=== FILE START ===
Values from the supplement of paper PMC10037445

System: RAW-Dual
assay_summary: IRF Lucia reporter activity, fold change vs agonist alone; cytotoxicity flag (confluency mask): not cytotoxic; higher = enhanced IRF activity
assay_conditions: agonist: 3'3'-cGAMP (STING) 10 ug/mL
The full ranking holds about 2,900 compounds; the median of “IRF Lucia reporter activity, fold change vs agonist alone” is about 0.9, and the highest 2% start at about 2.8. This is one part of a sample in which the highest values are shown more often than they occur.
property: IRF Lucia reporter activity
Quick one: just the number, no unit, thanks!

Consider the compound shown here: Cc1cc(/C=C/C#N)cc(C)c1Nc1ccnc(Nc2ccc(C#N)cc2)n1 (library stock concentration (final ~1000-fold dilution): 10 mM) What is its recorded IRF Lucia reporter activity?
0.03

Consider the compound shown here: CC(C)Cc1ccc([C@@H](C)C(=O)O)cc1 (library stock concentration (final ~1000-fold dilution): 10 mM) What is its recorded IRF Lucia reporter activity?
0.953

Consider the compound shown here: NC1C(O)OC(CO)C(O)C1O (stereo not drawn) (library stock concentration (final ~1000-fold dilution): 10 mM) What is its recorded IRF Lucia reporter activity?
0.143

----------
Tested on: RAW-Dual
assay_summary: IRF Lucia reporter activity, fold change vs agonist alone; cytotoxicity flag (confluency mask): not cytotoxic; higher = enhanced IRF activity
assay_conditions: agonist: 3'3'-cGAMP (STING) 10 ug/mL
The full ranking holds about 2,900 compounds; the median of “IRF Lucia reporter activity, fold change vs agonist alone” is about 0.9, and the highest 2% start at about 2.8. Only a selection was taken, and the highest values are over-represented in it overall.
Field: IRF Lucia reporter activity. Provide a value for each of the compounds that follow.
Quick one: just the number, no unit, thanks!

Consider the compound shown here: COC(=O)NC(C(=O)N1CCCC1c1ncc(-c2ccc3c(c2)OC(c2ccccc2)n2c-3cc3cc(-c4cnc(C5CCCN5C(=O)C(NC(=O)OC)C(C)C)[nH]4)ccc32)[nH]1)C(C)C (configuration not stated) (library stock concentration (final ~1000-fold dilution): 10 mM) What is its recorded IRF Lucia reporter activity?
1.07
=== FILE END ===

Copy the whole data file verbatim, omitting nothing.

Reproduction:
Values from the supplement of paper PMC10037445

System: RAW-Dual
assay_summary: IRF Lucia reporter activity, fold change vs agonist alone; cytotoxicity flag (confluency mask): not cytotoxic; higher = enhanced IRF activity
assay_conditions: agonist: 3'3'-cGAMP (STING) 10 ug/mL
The full ranking holds about 2,900 compounds; the median of “IRF Lucia reporter activity, fold change vs agonist alone” is about 0.9, and the highest 2% start at about 2.8. This is one part of a sample in which the highest values are shown more often than they occur.
property: IRF Lucia reporter activity
Quick one: just the number, no unit, thanks!

Consider the compound shown here: Cc1cc(/C=C/C#N)cc(C)c1Nc1ccnc(Nc2ccc(C#N)cc2)n1 (library stock concentration (final ~1000-fold dilution): 10 mM) What is its recorded IRF Lucia reporter activity?
0.03

Consider the compound shown here: CC(C)Cc1ccc([C@@H](C)C(=O)O)cc1 (library stock concentration (final ~1000-fold dilution): 10 mM) What is its recorded IRF Lucia reporter activity?
0.953

Consider the compound shown here: NC1C(O)OC(CO)C(O)C1O (stereo not drawn) (library stock concentration (final ~1000-fold dilution): 10 mM) What is its recorded IRF Lucia reporter activity?
0.143

----------
Tested on: RAW-Dual
assay_summary: IRF Lucia reporter activity, fold change vs agonist alone; cytotoxicity flag (confluency mask): not cytotoxic; higher = enhanced IRF activity
assay_conditions: agonist: 3'3'-cGAMP (STING) 10 ug/mL
The full ranking holds about 2,900 compounds; the median of “IRF Lucia reporter activity, fold change vs agonist alone” is about 0.9, and the highest 2% start at about 2.8. Only a selection was taken, and the highest values are over-represented in it overall.
Field: IRF Lucia reporter activity. Provide a value for each of the compounds that follow.
Quick one: just the number, no unit, thanks!

Consider the compound shown here: COC(=O)NC(C(=O)N1CCCC1c1ncc(-c2ccc3c(c2)OC(c2ccccc2)n2c-3cc3cc(-c4cnc(C5CCCN5C(=O)C(NC(=O)OC)C(C)C)[nH]4)ccc32)[nH]1)C(C)C (configuration not stated) (library stock concentration (final ~1000-fold dilution): 10 mM) What is its recorded IRF Lucia reporter activity?
1.07